The High Noon of the Print Culture

"Of all childhood pastimes, reading was my passion," writes historian Arthur M. Schlesinger Jr. '38 ...

Bellerophon on Pegasus dispatches the Chimaera, as Milo Winter saw it in A Wonder-Book.

"Of all childhood pastimes, reading was my passion," writes historian Arthur M. Schlesinger Jr. '38, Jf '43, in the first volume of his memoirs, A Life in the Twentieth Century: Innocent Beginnings, 1917-1950 (Houghton Mifflin, $28.95). "Now that television has replaced the book in the life of the young, mine may have been the last generation to grow up in the high noon of the print culture."

My mother gave me an appetite for books as well as a capacity to read them quickly. "Perhaps it is only in childhood that books have any deep influence on our lives," Graham Greene has well said. "...In childhood all books are books of divination, telling us about the future....What do we ever get nowadays from reading to equal the excitement and the revelation of those first 14 years?" To which I would add that most people will have done most of the reading they will ever do by the age of 25 and must live off those books for the rest of their lives.

My mother began with fairy tales, the Brothers Grimm and Hans Christian Andersen; with Greek and Roman mythology, especially as marvelously rendered by Hawthorne in A Wonder-Book and Tanglewood Tales; and with the wondrous Arabian Nights. When I began to read for myself, a six-volume series called My Book House came into my life, an entrancing and resplendently illustrated anthology of historical adventure, fairy tale, poetry, mythology, something for every mood and moment.

 I fear that such an initiation into a larger world would be much condemned today. For these were all tales filled with cruelty and violence, mutilation and murder, magic and fantasy, streaked by what is now seen as classism, sexism, racism and superstition. Approved children's books today are by contrast didactic in intent, dealing with prosaic, everyday events and intended to improve relations among classes, sexes and races. Such books, it is argued, lead children to face reality rather than to flee into fantasy.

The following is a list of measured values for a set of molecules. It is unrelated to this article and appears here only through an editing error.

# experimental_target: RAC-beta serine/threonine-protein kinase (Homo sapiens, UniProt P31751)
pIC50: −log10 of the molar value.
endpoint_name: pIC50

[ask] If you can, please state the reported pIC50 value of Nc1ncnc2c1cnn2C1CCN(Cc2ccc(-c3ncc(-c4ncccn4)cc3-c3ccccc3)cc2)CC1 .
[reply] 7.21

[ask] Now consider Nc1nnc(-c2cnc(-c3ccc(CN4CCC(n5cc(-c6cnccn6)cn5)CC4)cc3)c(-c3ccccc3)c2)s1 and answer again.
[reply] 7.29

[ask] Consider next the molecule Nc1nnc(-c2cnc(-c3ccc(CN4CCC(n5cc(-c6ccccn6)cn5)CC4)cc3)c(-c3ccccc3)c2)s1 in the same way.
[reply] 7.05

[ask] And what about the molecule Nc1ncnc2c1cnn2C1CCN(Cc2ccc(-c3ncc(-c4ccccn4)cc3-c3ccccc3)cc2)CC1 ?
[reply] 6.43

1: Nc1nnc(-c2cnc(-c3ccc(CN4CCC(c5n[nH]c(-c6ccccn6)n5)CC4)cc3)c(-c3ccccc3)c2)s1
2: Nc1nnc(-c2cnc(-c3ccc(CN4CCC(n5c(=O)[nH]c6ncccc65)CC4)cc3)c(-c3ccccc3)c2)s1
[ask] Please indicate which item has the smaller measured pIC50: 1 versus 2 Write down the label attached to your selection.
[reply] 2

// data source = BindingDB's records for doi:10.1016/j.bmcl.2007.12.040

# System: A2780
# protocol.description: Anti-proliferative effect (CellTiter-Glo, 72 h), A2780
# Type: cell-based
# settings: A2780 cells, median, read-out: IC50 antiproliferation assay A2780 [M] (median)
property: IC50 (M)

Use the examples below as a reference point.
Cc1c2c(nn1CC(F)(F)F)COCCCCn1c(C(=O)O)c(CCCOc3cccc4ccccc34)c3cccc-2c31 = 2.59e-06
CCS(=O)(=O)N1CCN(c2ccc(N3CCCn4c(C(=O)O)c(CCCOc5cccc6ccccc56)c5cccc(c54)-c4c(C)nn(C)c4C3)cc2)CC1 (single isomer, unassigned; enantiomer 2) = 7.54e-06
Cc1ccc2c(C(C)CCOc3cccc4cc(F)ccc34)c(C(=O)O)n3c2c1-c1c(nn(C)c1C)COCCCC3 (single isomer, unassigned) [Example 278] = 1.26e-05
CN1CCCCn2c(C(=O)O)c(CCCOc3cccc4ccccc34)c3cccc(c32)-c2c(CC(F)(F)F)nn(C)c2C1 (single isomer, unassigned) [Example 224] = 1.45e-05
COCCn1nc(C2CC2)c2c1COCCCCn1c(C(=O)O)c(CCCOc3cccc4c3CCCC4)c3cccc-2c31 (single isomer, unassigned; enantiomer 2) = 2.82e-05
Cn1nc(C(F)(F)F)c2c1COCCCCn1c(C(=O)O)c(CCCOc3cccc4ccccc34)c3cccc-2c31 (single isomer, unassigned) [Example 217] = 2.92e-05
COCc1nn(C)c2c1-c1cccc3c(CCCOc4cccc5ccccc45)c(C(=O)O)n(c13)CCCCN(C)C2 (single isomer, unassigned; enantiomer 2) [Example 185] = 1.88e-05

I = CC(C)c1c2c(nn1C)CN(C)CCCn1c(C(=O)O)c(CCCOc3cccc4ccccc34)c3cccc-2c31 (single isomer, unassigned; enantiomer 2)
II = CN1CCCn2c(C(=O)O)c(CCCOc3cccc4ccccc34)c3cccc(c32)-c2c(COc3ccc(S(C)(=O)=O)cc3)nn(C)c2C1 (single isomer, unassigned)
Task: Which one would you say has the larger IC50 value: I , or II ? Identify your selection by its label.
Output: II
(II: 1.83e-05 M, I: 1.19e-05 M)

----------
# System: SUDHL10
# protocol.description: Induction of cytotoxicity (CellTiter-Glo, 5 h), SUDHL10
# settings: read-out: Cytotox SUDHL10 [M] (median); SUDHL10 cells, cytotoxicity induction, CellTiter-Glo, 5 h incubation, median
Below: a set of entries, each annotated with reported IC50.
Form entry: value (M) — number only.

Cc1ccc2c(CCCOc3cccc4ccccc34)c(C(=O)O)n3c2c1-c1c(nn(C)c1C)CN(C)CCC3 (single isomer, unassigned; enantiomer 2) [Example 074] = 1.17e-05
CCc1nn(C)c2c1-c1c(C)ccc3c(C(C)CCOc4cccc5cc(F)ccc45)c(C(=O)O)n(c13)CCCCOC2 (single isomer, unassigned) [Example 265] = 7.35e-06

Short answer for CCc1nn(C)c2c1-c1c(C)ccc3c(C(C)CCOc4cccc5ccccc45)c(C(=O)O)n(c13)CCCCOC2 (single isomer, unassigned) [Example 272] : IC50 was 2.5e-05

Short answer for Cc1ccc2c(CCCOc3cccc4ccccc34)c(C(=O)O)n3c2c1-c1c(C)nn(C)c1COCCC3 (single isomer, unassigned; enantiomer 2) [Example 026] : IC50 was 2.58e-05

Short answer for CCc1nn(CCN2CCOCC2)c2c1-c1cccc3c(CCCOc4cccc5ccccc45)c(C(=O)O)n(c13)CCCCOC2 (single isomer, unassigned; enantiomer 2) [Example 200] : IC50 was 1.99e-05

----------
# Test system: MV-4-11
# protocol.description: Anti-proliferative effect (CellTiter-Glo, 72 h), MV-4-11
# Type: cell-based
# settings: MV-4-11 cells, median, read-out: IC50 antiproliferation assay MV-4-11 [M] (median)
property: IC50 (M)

Is this really so?...

Childhood is finite. So is the number of books one can read. Why spend time on a modern morality tale in which the girl plays doctor and the boy plays nurse and their patient is the black child down the block when you can read about Huck and Tom and Nigger Jim? The serious point of children's books is not to improve behavior but to expand imagination. Great children's literature creates new worlds that children enter with delight and perhaps with apprehension and from which they return with understandings that their own experience could not have produced and that give their lives new meaning.

The classical tales have populated the common imagination of the west. They are voyages of discovery. They introduce children to the existential mysteries--the anxiety of loneliness, the terror of rejection, the need for comradeship, the quest for fulfillment, the struggle against fate, victory, love, death. "Small children," Henry James observed in his preface to What Maisie Knew, "have many more perceptions than they have terms to translate them." The classical tales tell children what they unconsciously know--that human nature is not innately good, that conflict is real, that life is harsh before it is happy--and thereby reassure them about their own fears and their own sense of self.

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